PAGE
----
Washington Stage Guild has mounted a production of Samuel Beckett’s “Endgame” that is more than satisfactory in its parts. The acting, direction, and set and sound design are all top-notch.
I am a big fan of Beckett. I’ve reviewed Beckett plays for this publication, have performed in a Beckett show, and have read his complete works. “Endgame” is considered by some to be one of his masterworks, perhaps his very greatest play. It is certainly ambitious in its tone and structure. But unlike “Krapp’s Last Tape” (one man remembering) or “Waiting for Godot” (two men waiting) or some of Beckett’s one-act radio plays, the attempted complexity of “Endgame” makes it much less accessible to the viewer.
The acting, direction, and set and sound design are all top-notch.
Director Alan Wade refers to this in his note to the audience, conceding that he has found other Beckett works he has directed to be easier to interpret. Wade quotes a Beckett character from another writer’s play stating that “a play is not about something; a play is something.” That may be so, but there is an event horizon of obscurity beyond which a narrative becomes ungraspable.
The one-act play takes place in a single barren room and centers, quite literally, around Hamm, a blind man confined to a jerry-rigged wheelchair that he insists be placed at the room’s exact center. He bullies and cajoles his servant Clov, a peripatetic figure who never sits. Hamm’s ancient parents, Nagg and Nell, both legless, live in garbage barrels pushed up against one of the walls. They pop up from time to time to beg Hamm for a bit of food or to wistfully recall their days of youth and love.
The room, designed by Joseph B. Musumeci, Jr., as a stark basement or bomb shelter, effectively sets the post-apocalyptic mood. In their dialogues that make up the bulk of “Endgame,” Hamm and Clov allude to the somewhat recent collapse of civilization and the dangers that await anyone who leaves the space. Clov issues occasional idle threats to leave, but he needs to serve Hamm as much as Hamm needs to be served.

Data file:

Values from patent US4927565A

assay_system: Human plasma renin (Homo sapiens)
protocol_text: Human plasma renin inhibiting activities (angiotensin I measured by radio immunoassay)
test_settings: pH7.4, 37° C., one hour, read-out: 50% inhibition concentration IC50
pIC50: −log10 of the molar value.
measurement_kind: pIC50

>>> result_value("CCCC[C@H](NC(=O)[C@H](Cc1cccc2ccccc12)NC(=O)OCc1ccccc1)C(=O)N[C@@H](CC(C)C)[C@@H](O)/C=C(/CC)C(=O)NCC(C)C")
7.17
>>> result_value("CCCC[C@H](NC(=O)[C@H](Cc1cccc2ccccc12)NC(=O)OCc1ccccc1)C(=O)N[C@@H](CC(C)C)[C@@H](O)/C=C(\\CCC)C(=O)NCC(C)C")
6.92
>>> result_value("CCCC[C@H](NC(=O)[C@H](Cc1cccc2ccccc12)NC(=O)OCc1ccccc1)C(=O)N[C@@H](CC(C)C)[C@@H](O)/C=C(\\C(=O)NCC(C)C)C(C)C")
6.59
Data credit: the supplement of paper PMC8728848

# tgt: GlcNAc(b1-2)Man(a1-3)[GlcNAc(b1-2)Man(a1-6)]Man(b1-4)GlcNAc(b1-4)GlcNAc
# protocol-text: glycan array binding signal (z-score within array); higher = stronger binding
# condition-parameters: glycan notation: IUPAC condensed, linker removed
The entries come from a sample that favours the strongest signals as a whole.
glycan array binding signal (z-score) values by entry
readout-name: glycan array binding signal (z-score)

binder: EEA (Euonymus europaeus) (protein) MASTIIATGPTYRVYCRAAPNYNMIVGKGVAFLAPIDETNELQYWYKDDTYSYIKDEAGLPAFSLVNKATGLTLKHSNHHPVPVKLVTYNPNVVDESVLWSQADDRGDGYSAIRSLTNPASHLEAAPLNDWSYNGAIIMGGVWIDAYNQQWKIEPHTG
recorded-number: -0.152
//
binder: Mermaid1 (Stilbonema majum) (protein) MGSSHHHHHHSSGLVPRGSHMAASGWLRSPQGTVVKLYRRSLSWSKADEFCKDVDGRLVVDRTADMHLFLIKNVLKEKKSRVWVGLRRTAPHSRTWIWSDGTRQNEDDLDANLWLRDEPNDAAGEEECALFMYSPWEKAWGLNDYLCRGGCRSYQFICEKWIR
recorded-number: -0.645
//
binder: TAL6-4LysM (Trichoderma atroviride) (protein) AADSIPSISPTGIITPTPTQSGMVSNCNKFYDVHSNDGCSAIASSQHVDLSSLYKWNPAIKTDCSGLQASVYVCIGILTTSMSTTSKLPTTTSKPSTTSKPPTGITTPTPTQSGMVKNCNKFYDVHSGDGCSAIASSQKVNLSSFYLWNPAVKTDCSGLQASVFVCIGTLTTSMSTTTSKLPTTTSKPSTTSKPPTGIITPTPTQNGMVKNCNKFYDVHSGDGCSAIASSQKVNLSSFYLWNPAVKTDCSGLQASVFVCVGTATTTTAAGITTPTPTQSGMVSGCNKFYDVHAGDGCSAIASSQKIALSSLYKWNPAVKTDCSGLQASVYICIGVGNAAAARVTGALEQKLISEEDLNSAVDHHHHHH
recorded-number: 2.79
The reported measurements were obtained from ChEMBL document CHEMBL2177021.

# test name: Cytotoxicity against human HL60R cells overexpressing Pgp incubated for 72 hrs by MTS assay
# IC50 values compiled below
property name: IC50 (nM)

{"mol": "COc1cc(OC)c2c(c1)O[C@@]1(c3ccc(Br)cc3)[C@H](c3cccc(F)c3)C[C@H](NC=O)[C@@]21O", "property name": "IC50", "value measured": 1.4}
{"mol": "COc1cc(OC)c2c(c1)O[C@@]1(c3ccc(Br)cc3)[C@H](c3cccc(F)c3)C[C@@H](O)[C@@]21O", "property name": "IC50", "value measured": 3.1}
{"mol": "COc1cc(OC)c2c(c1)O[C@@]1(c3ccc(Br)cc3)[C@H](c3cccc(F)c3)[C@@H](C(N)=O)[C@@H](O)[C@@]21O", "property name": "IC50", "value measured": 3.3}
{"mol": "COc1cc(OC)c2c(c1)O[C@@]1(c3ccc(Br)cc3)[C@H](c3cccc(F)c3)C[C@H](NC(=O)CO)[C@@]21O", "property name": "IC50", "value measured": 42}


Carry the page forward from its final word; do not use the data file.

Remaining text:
While Beckett captured his recurring themes of existential solitude and the futility of existence more effectively in other writings, that should not be held against this particular production. Bill Largess commands the stage as Hamm, dominating affairs even though he is unable to move about of his own will. Matty Griffiths more than holds his own as Clov, with a hunched back and a distinctive gait that creates a troubling rhythmic clomping as he travels around the room doing Hamm’s will. David Bryan Jackson as Nagg embodies the terror that comes with helplessness, while Rosemary Regan as Nell makes the most of her character’s brief appearance with a tender reminiscence of her younger days.
This is, then, a very strong production of a play that will not be to everyone’s taste. Those who appreciate “Endgame” will not want to miss it. It is also worthwhile for Beckett completists or as a study in the absurdist theatre of the mid-20th century. It is, however, not an easy ride.
Running time: Ninety minutes with no intermission.
“Endgame” runs through February 19, 2023, at Washington Stage Guild, performing at the Undercroft Theatre, Mount Vernon Place United Methodist Church, 900 Massachusetts Avenue, NW, Washington, DC 20001. For tickets and more information, click here. Masks are required while in the performance space.